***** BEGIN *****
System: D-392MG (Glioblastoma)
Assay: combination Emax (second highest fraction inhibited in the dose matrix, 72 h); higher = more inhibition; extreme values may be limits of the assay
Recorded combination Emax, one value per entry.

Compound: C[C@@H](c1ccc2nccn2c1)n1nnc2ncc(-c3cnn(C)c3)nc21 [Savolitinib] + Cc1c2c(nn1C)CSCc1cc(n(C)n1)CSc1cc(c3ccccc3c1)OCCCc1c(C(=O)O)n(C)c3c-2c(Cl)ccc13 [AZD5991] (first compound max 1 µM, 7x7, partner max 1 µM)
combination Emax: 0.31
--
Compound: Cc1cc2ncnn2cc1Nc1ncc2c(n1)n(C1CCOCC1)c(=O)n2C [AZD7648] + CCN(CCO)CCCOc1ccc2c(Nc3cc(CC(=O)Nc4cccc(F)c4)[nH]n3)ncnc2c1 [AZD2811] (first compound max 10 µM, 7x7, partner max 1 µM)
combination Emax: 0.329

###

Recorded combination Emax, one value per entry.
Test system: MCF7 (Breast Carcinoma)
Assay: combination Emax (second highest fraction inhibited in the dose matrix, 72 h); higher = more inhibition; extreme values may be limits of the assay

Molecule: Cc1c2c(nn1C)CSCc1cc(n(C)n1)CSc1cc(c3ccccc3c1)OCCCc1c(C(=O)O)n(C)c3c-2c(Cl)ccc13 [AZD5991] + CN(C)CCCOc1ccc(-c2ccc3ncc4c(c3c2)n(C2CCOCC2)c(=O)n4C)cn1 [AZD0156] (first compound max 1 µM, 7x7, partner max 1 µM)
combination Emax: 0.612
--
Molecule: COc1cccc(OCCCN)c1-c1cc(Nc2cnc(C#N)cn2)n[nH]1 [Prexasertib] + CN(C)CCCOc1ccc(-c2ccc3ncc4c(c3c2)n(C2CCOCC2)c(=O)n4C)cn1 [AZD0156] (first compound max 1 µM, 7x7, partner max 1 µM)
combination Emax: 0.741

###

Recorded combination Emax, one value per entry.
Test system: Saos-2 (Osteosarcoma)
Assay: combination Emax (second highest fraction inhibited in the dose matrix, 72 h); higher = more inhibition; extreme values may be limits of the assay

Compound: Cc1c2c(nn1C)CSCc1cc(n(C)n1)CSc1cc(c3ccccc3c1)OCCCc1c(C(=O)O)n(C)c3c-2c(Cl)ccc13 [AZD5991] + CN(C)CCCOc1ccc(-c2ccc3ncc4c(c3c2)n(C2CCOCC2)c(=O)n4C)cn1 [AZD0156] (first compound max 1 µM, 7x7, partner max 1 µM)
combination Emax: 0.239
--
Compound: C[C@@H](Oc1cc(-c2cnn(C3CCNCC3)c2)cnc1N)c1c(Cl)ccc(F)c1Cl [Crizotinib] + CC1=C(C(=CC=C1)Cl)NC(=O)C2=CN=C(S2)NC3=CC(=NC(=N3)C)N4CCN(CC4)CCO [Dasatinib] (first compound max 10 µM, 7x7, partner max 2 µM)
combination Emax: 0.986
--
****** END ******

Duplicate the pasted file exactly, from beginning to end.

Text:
System: D-392MG (Glioblastoma)
Assay: combination Emax (second highest fraction inhibited in the dose matrix, 72 h); higher = more inhibition; extreme values may be limits of the assay
Recorded combination Emax, one value per entry.

Compound: C[C@@H](c1ccc2nccn2c1)n1nnc2ncc(-c3cnn(C)c3)nc21 [Savolitinib] + Cc1c2c(nn1C)CSCc1cc(n(C)n1)CSc1cc(c3ccccc3c1)OCCCc1c(C(=O)O)n(C)c3c-2c(Cl)ccc13 [AZD5991] (first compound max 1 µM, 7x7, partner max 1 µM)
combination Emax: 0.31
--
Compound: Cc1cc2ncnn2cc1Nc1ncc2c(n1)n(C1CCOCC1)c(=O)n2C [AZD7648] + CCN(CCO)CCCOc1ccc2c(Nc3cc(CC(=O)Nc4cccc(F)c4)[nH]n3)ncnc2c1 [AZD2811] (first compound max 10 µM, 7x7, partner max 1 µM)
combination Emax: 0.329

###

Recorded combination Emax, one value per entry.
Test system: MCF7 (Breast Carcinoma)
Assay: combination Emax (second highest fraction inhibited in the dose matrix, 72 h); higher = more inhibition; extreme values may be limits of the assay

Molecule: Cc1c2c(nn1C)CSCc1cc(n(C)n1)CSc1cc(c3ccccc3c1)OCCCc1c(C(=O)O)n(C)c3c-2c(Cl)ccc13 [AZD5991] + CN(C)CCCOc1ccc(-c2ccc3ncc4c(c3c2)n(C2CCOCC2)c(=O)n4C)cn1 [AZD0156] (first compound max 1 µM, 7x7, partner max 1 µM)
combination Emax: 0.612
--
Molecule: COc1cccc(OCCCN)c1-c1cc(Nc2cnc(C#N)cn2)n[nH]1 [Prexasertib] + CN(C)CCCOc1ccc(-c2ccc3ncc4c(c3c2)n(C2CCOCC2)c(=O)n4C)cn1 [AZD0156] (first compound max 1 µM, 7x7, partner max 1 µM)
combination Emax: 0.741

###

Recorded combination Emax, one value per entry.
Test system: Saos-2 (Osteosarcoma)
Assay: combination Emax (second highest fraction inhibited in the dose matrix, 72 h); higher = more inhibition; extreme values may be limits of the assay

Compound: Cc1c2c(nn1C)CSCc1cc(n(C)n1)CSc1cc(c3ccccc3c1)OCCCc1c(C(=O)O)n(C)c3c-2c(Cl)ccc13 [AZD5991] + CN(C)CCCOc1ccc(-c2ccc3ncc4c(c3c2)n(C2CCOCC2)c(=O)n4C)cn1 [AZD0156] (first compound max 1 µM, 7x7, partner max 1 µM)
combination Emax: 0.239
--
Compound: C[C@@H](Oc1cc(-c2cnn(C3CCNCC3)c2)cnc1N)c1c(Cl)ccc(F)c1Cl [Crizotinib] + CC1=C(C(=CC=C1)Cl)NC(=O)C2=CN=C(S2)NC3=CC(=NC(=N3)C)N4CCN(CC4)CCO [Dasatinib] (first compound max 10 µM, 7x7, partner max 2 µM)
combination Emax: 0.986
--